Page added on October 13, 2013
The opposition Maldivian Democratic Party (MDP) has conducted a counter-assessment of figures highlighted as electoral fraud in the Supreme Court’s verdict annulling the results of the February 7 poll.
The Supreme Court in its controversial judgement issued last week based its findings on a secret police report compiled by the court itself, with the assistance of police from the Forensic Directorate Department. The court ruled the election had lacked legitimacy, as there were 5,623 irregularities in the voter registry. The secret report was not shown to the Elections Commission’s legal team.
Former President Nasheed – who finished the September 7 poll on top with 45.45 percent of the popular vote – told the press on Saturday that the party’s legal team had only noted 242 instances of possible fraudulent votes in the Supreme Court’s majority ruling, and 473 instances of potentially fraudulent votes in the dissenting view given by both Chief Justice Ahmed Faiz Hussain and Judge Abdulla Areef.
Nasheed argued that neither of these figures would have made any impact on the outcome of the presidential poll.
The final results of the poll held on September 7 showed Nasheed securing 95,224 votes. The Progressive Party of Maldives (PPM) fielding Maldives former Dictator Maumoon Abdul Gayoom’s half brother, Abdulla Yameen finishedin second position with 53,099 votes, 25.35 percent of the popular vote. Jumhoree Party (JP) finished at third position with 50,422 votes – 24.07 percent of the vote – while incumbent President Mohamed Waheed Hassan finished at the bottom with just 5.13 percent of the vote or 10,750 votes.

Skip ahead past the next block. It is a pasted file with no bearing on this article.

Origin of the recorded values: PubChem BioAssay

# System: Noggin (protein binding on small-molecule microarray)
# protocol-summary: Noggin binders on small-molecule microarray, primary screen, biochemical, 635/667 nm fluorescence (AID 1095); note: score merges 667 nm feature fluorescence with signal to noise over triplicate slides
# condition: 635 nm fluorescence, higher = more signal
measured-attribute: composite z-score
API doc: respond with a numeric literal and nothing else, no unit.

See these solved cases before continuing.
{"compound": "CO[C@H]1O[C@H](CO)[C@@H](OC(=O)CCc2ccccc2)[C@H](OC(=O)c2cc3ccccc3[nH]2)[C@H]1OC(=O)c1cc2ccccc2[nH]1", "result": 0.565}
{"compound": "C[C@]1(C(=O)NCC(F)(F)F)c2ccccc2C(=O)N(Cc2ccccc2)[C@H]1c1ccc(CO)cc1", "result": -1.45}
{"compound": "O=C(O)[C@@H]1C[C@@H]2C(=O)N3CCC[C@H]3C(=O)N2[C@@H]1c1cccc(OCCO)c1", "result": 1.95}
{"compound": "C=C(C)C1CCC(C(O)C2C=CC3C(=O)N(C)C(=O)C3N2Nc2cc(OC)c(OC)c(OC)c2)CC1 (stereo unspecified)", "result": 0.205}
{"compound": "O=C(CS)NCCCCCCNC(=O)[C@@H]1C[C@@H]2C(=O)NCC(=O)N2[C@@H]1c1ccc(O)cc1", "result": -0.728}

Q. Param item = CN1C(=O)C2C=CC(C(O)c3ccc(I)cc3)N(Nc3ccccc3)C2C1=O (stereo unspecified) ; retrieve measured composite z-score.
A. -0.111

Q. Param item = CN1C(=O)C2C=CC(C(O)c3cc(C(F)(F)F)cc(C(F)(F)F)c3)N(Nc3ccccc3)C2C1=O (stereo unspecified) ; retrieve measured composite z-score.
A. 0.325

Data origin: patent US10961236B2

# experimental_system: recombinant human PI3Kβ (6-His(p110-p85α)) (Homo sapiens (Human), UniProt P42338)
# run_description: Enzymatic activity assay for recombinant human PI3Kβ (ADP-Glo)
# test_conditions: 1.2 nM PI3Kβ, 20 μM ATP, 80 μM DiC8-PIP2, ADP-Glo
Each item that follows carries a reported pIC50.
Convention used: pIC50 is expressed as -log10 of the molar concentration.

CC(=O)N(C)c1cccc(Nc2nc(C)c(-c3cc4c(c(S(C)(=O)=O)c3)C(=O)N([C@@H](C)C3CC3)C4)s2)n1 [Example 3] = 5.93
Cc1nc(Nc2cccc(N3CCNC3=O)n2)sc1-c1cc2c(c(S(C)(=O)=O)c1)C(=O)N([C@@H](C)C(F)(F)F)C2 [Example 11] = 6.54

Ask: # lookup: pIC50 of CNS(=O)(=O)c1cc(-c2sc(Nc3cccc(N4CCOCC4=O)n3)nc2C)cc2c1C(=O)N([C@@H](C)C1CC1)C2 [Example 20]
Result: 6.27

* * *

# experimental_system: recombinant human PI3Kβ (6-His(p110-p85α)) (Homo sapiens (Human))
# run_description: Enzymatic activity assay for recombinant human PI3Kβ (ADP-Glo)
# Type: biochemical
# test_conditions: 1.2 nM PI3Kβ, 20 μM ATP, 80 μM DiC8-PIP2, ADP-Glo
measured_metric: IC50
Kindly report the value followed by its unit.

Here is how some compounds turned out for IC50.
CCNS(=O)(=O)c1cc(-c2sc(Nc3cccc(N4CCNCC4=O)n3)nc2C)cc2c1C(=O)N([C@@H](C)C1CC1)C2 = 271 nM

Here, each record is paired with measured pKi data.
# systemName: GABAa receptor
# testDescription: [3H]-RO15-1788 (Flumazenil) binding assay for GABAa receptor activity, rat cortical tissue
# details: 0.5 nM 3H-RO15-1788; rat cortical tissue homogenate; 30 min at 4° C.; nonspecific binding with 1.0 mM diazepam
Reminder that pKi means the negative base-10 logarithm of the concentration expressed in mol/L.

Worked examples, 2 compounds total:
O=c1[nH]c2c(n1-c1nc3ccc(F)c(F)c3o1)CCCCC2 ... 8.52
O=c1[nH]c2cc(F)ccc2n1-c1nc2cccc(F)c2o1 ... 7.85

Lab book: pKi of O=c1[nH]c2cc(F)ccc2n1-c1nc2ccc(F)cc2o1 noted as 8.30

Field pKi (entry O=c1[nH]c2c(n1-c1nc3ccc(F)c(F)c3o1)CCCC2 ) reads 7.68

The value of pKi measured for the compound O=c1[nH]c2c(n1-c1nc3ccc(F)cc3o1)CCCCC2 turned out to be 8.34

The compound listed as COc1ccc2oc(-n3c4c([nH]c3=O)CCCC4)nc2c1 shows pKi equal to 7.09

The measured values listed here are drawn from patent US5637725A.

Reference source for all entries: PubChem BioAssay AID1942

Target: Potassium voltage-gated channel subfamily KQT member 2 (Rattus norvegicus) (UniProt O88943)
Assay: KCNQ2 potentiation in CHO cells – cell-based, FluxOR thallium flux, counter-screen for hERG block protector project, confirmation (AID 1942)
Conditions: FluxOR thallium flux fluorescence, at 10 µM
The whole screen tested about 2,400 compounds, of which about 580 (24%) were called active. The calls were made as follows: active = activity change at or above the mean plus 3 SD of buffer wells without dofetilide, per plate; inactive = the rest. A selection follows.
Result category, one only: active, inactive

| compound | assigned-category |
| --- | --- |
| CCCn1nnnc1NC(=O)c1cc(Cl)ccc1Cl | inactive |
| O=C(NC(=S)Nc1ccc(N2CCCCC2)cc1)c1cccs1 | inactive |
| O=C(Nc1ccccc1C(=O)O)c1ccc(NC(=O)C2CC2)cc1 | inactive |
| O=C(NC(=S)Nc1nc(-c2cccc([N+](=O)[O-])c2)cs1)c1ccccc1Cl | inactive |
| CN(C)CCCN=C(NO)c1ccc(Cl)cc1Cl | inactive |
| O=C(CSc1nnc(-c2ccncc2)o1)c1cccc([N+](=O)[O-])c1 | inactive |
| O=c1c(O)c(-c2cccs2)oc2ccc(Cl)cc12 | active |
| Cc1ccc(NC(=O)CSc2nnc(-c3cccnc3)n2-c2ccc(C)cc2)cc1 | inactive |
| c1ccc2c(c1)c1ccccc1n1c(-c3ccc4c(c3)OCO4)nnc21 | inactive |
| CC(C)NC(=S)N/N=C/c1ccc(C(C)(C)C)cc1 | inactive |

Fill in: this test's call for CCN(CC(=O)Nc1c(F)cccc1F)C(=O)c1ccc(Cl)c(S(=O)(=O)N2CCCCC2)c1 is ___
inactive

The former President stated that while the margin between the candidates who finished third and second place of the race stood at 2,677 votes, adding either of the figures to the total number of votes obtained by Gasim Ibrahim would not have changed the outcome.
Analysis of the figures
At a press conference today, the MDP emphasised that irregularities on the voter registry such as incorrect address details did not prove or correspond to an instance of a fraudulent vote.
The party tallied the instances of fraud which were explicitly noted in the rulings, and stated this figure was a fraction of the number needed to influence the outcome.
According to the majority ruling, seven underage voters had cast their ballot in the poll while the dissenting view by Chief Justice Faiz and Judge Areef noted 12 underage voters as having cast their ballots.
The majority ruling highlighted 18 supposedly deceased people who cast their vote in the poll, while the dissenting view claimed 14 dead people had cast their ballots.
Regarding the repetition of names in the voter list, the majority ruling highlighted that 225 entries in the list as repeated. However, the dissenting view by the two judges stated 174 entries were repeated in the voter list, while 22 entries were found to have been repeated when compared to the Department of National Registration (DNR)’s database.